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Zimbabwe Faces Cattle Crisis: 9,000 Dead, 1.4 Million at Risk Due to Drought


According to the latest report from the Famine Early Warning Systems Network (FEWSNET) of the United States Agency for International Development (USAID), Zimbabwe is grappling with a significant loss of cattle due to drought-related conditions. Approximately 9,000 cattle have succumbed to these harsh conditions, while over 1.4 million more are at high risk due to the scarcity of pasture and water.

FEWSNET has issued a stark warning, indicating that the limited availability of pasture during the dry season is expected to lead to a surge in livestock deaths. The agency underscores the severity of the situation, emphasizing that the current conditions pose a grave threat to the country’s livestock population.

In addition to the devastating impact on livestock, FEWSNET predicts a rise in human-wildlife conflicts in areas bordering parks and forests. As wild animals venture into communities in search of water and food, tensions are likely to escalate.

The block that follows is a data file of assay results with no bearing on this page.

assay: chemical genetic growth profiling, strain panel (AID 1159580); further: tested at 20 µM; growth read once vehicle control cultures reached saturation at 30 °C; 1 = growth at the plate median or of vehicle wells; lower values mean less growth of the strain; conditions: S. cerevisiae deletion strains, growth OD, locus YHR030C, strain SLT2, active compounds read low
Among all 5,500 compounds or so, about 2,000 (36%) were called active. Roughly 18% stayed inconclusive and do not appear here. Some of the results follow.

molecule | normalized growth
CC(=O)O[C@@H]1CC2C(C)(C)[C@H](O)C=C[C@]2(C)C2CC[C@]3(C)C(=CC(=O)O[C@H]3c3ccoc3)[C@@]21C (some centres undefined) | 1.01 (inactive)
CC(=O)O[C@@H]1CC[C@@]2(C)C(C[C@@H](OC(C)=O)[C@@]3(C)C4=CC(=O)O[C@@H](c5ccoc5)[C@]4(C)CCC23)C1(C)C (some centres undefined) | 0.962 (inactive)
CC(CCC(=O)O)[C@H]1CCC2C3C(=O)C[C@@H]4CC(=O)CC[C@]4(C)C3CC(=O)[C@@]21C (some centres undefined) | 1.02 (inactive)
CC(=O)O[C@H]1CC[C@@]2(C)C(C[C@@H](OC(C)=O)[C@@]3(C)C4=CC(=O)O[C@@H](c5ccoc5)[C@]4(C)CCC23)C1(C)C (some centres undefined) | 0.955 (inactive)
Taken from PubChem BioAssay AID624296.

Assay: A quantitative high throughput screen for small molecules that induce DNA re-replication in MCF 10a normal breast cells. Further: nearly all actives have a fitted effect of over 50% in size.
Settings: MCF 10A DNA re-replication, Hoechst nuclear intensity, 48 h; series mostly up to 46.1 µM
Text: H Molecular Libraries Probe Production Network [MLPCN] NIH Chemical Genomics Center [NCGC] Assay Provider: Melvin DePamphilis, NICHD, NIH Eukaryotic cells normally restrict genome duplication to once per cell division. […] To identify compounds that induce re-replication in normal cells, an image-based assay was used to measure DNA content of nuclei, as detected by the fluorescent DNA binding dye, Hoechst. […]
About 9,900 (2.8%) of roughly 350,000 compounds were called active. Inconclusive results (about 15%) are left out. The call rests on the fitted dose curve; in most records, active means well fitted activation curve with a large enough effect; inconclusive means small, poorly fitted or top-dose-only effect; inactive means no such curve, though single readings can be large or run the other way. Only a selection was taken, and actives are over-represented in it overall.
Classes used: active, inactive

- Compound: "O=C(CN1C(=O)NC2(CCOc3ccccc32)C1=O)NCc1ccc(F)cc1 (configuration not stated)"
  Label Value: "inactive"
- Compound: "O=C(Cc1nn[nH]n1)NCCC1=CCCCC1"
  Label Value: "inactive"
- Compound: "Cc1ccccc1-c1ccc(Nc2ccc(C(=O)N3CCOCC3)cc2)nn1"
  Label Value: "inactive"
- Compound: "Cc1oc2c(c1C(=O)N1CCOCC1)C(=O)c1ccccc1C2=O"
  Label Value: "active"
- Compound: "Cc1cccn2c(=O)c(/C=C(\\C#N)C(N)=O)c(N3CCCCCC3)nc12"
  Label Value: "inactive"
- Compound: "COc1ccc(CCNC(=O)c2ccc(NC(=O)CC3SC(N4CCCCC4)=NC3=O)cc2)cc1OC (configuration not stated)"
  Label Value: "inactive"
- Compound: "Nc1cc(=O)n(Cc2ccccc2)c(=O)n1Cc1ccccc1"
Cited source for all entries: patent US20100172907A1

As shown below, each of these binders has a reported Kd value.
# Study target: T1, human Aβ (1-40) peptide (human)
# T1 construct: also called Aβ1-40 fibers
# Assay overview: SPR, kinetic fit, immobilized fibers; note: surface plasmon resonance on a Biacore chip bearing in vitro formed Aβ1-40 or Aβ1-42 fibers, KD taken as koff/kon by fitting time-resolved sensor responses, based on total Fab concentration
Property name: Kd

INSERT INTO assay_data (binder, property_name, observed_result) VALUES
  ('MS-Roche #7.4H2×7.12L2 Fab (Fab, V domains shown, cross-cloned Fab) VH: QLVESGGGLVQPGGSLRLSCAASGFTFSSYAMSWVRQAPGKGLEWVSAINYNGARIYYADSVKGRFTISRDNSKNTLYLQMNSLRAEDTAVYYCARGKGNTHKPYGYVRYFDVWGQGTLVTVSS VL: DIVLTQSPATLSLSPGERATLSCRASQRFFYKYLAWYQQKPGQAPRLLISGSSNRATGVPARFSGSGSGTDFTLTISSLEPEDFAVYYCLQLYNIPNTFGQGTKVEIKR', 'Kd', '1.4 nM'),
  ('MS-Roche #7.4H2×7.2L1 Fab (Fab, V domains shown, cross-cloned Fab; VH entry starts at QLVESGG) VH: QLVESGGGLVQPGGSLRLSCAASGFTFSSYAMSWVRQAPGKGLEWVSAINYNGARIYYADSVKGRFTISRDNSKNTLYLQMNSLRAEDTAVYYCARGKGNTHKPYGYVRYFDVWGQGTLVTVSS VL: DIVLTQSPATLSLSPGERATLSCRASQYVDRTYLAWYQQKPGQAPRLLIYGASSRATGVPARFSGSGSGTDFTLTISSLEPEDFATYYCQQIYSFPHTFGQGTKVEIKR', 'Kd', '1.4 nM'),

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The agency advocates for urgent action, stressing the need for comprehensive national assessments of crop conditions, livestock health, and the overall livelihood impacts of prolonged dry spells. These assessments are deemed critical for accurately gauging the extent of the damage and identifying areas requiring immediate intervention. Moreover, they will serve as a crucial basis for targeted relief efforts, policy development, and program implementation aimed at bolstering agricultural resilience.

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The broader context of these challenges lies in the region’s vulnerability to extreme weather patterns exacerbated by climate change and El Niño phenomena. El Niño, characterized by periodic warming of sea surface temperatures in the central and eastern tropical Pacific Ocean, typically brings drier and warmer conditions to Southern Africa.

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